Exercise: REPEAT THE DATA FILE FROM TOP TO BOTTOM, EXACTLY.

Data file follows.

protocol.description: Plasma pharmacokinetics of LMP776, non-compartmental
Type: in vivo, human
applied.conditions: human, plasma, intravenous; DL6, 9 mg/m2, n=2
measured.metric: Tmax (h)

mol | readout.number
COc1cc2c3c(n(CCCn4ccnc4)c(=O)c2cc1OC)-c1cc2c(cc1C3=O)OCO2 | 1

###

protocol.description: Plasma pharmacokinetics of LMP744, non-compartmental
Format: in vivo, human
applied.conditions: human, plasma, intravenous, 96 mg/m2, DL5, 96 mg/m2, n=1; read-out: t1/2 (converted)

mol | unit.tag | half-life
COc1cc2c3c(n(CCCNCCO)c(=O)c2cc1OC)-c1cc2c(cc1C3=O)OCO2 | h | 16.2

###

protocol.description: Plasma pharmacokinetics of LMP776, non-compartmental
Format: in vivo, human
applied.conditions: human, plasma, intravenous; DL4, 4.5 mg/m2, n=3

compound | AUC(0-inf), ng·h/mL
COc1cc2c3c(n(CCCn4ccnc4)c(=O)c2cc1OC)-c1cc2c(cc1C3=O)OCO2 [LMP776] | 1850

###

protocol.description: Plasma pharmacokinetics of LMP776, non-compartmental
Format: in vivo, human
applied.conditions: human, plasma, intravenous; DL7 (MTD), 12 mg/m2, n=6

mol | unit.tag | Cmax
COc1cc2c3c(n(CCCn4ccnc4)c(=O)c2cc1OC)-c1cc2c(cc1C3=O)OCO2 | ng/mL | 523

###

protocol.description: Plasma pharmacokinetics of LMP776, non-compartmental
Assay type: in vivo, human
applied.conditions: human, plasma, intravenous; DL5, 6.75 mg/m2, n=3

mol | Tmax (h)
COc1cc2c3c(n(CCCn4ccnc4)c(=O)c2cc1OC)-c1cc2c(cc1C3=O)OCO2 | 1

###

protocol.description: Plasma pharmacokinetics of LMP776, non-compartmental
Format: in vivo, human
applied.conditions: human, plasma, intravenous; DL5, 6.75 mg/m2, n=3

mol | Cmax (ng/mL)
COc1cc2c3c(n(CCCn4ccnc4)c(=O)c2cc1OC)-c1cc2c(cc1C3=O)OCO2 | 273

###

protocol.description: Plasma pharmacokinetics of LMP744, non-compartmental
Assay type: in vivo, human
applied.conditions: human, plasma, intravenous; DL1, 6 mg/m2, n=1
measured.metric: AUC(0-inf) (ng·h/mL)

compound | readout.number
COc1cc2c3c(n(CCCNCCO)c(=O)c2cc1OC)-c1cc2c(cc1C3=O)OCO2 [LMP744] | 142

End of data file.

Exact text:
protocol.description: Plasma pharmacokinetics of LMP776, non-compartmental
Type: in vivo, human
applied.conditions: human, plasma, intravenous; DL6, 9 mg/m2, n=2
measured.metric: Tmax (h)

mol | readout.number
COc1cc2c3c(n(CCCn4ccnc4)c(=O)c2cc1OC)-c1cc2c(cc1C3=O)OCO2 | 1

###

protocol.description: Plasma pharmacokinetics of LMP744, non-compartmental
Format: in vivo, human
applied.conditions: human, plasma, intravenous, 96 mg/m2, DL5, 96 mg/m2, n=1; read-out: t1/2 (converted)

mol | unit.tag | half-life
COc1cc2c3c(n(CCCNCCO)c(=O)c2cc1OC)-c1cc2c(cc1C3=O)OCO2 | h | 16.2

###

protocol.description: Plasma pharmacokinetics of LMP776, non-compartmental
Format: in vivo, human
applied.conditions: human, plasma, intravenous; DL4, 4.5 mg/m2, n=3

compound | AUC(0-inf), ng·h/mL
COc1cc2c3c(n(CCCn4ccnc4)c(=O)c2cc1OC)-c1cc2c(cc1C3=O)OCO2 [LMP776] | 1850

###

protocol.description: Plasma pharmacokinetics of LMP776, non-compartmental
Format: in vivo, human
applied.conditions: human, plasma, intravenous; DL7 (MTD), 12 mg/m2, n=6

mol | unit.tag | Cmax
COc1cc2c3c(n(CCCn4ccnc4)c(=O)c2cc1OC)-c1cc2c(cc1C3=O)OCO2 | ng/mL | 523

###

protocol.description: Plasma pharmacokinetics of LMP776, non-compartmental
Assay type: in vivo, human
applied.conditions: human, plasma, intravenous; DL5, 6.75 mg/m2, n=3

mol | Tmax (h)
COc1cc2c3c(n(CCCn4ccnc4)c(=O)c2cc1OC)-c1cc2c(cc1C3=O)OCO2 | 1

###

protocol.description: Plasma pharmacokinetics of LMP776, non-compartmental
Format: in vivo, human
applied.conditions: human, plasma, intravenous; DL5, 6.75 mg/m2, n=3

mol | Cmax (ng/mL)
COc1cc2c3c(n(CCCn4ccnc4)c(=O)c2cc1OC)-c1cc2c(cc1C3=O)OCO2 | 273

###

protocol.description: Plasma pharmacokinetics of LMP744, non-compartmental
Assay type: in vivo, human
applied.conditions: human, plasma, intravenous; DL1, 6 mg/m2, n=1
measured.metric: AUC(0-inf) (ng·h/mL)

compound | readout.number
COc1cc2c3c(n(CCCNCCO)c(=O)c2cc1OC)-c1cc2c(cc1C3=O)OCO2 [LMP744] | 142